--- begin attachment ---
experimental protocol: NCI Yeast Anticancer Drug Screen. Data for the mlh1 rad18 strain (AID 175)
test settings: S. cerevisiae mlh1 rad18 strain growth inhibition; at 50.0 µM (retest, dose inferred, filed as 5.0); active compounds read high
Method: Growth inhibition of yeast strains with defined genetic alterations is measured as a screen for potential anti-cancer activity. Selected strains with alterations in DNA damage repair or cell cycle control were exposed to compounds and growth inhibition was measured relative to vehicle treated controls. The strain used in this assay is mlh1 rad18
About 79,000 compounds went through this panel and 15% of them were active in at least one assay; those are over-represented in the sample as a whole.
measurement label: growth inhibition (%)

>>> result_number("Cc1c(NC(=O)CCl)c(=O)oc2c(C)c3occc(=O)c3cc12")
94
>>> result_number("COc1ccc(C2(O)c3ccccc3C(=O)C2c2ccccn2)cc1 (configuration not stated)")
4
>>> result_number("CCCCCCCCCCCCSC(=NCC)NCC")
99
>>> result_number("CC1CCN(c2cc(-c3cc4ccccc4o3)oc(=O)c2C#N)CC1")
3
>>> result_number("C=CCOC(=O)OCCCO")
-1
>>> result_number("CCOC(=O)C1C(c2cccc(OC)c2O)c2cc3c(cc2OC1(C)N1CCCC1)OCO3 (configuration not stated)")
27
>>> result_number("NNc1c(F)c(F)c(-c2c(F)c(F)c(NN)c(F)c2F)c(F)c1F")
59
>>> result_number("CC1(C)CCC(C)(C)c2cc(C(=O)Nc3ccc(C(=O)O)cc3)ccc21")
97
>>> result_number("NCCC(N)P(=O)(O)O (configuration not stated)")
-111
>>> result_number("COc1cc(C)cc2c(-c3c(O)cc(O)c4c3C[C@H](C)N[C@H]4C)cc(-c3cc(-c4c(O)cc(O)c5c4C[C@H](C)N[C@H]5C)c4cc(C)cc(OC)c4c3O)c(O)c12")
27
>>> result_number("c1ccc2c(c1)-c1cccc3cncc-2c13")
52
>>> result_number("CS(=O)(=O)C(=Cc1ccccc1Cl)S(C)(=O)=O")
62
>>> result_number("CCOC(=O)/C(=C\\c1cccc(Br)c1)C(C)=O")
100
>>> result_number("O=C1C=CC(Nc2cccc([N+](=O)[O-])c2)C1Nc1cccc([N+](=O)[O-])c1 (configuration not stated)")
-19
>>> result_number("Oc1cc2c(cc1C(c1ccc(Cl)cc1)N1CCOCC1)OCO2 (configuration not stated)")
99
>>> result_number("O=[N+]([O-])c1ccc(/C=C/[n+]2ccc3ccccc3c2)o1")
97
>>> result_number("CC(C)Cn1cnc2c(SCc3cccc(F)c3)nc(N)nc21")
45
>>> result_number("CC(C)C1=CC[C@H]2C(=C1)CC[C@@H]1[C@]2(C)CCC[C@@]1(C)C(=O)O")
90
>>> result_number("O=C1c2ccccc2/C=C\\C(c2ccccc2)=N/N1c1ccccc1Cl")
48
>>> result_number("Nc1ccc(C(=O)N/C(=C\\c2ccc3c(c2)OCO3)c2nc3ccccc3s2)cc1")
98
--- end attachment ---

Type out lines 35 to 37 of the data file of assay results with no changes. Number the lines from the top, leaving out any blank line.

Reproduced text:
99
>>> result_number("O=[N+]([O-])c1ccc(/C=C/[n+]2ccc3ccccc3c2)o1")
97